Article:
Boris Johnson overwhelmingly won the first round of voting Thursday in the race to replace outgoing British Prime Minister Theresa May, with the field of candidates narrowed to seven from 10.
The Brexit-backing former foreign minister picked up 114 of the 313 votes cast in a secret ballot of Conservative Party lawmakers in the lower House of Commons.
Mark Harper, Esther McVey, and Andrea Leadsom, who came in second to May in the last leadership race in 2016, failed to collect the required 17 votes and were knocked out.
“Obviously we’re happy with the results but there’s still a long way to go to winning the contest,” a spokesman for Johnson told reporters.
“You have to hold the numbers to go through to the next round,” the spokesman said. “That’s a challenge.”
The outcome, if repeated in subsequent rounds which will further whittle down the field starting next Tuesday, is above the 105 votes Johnson would need to make the final two.
The last pair standing will go up before 160,000 voting Conservative Party members across the country.
The winner will become new party leader and automatically replace May as premier, most likely at the end of July.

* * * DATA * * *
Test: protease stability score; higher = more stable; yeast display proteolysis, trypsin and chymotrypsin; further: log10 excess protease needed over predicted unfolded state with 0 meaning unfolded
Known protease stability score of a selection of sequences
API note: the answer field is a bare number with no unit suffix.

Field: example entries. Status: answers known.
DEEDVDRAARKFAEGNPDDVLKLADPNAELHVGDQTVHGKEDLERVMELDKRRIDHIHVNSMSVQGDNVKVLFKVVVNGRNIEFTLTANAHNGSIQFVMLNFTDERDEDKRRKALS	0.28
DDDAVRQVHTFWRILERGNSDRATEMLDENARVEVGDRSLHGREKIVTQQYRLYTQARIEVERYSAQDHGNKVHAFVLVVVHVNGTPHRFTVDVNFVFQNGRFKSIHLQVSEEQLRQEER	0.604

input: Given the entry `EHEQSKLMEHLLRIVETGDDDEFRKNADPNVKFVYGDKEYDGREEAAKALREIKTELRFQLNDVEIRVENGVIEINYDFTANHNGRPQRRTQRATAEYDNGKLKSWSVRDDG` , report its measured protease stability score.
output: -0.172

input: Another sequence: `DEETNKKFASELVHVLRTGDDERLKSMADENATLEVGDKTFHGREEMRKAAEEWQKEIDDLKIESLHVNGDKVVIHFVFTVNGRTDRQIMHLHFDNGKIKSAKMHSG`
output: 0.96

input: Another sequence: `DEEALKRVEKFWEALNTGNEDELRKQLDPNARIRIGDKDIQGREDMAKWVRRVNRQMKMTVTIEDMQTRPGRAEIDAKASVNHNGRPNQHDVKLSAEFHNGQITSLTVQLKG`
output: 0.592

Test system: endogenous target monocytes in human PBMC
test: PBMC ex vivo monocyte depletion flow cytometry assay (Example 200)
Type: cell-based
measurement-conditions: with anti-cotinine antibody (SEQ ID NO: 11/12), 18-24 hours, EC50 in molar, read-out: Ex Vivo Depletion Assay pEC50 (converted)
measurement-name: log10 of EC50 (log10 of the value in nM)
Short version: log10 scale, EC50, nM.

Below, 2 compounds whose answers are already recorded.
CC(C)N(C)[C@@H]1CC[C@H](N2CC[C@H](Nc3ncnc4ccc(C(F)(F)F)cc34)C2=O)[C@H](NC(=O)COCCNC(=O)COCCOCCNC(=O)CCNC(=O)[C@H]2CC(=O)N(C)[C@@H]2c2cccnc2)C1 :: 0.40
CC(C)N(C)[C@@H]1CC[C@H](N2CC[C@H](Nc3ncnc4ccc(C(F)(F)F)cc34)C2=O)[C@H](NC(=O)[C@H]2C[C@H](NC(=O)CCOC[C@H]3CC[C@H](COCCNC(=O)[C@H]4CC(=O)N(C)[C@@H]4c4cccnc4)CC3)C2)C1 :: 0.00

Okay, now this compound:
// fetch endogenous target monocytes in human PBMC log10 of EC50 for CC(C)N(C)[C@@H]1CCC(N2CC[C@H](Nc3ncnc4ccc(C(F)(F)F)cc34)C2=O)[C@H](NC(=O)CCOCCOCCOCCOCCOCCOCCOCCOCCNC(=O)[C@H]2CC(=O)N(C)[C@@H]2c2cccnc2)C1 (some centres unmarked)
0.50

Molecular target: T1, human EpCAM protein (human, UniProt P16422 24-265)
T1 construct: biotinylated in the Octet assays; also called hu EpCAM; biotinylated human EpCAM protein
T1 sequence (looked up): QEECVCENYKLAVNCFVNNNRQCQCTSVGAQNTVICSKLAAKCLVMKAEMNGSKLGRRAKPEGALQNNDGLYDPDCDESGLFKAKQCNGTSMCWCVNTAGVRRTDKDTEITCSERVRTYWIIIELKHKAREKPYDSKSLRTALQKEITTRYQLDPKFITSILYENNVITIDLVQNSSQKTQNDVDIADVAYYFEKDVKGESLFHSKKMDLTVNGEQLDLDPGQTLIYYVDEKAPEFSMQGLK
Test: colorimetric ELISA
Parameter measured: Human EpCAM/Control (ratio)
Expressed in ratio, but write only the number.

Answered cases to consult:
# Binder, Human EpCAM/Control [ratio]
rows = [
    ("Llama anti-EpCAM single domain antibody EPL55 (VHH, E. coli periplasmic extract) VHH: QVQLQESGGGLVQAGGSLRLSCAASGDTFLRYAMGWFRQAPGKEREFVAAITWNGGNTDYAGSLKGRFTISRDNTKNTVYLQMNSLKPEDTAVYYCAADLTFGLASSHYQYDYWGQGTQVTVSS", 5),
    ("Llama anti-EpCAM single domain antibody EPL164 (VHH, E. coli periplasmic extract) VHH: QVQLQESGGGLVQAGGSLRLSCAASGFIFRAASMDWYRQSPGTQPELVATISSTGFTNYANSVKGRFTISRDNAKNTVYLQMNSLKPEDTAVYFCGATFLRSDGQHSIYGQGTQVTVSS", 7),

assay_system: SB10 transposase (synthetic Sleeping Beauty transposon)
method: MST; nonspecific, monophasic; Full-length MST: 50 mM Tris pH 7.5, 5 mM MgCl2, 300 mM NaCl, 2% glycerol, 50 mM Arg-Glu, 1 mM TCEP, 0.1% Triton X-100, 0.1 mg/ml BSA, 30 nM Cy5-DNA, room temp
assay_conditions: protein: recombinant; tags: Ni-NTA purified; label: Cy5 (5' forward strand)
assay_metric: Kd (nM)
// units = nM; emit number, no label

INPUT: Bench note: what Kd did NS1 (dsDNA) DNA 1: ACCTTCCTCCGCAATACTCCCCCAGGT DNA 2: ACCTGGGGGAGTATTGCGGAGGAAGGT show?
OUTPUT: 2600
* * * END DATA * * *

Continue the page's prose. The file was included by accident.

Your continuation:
Foreign Minister Jeremy Hunt was a distant second with 43 votes.
Environment Minister Michael Gove was third with 37 votes, former Brexit minister Dominic Raab picked up 27, Home Secretary Sajid Javid won 23 votes, and Health Secretary Matt Hancock had 20.
International Development Secretary Rory Stewart snuck through in seventh place with 19 votes after running an original social media campaign that endeared him to more liberal party members – and the British public at large.
“This is now neck-and-neck going into the next round,” Stewart told reporters after watching the results announcement.
“I feel really inspired and encouraged.”
Hunt and Gove are widely seen as going head-to-head for votes from the more moderate wing of the party which favours a softer line on Brexit negotiations with the European Union.
Raab, like Johnson, has warned that he was ready to take Britain out of the EU without an agreement when the new Brexit deadline arrives in October, if the EU does not offer better terms.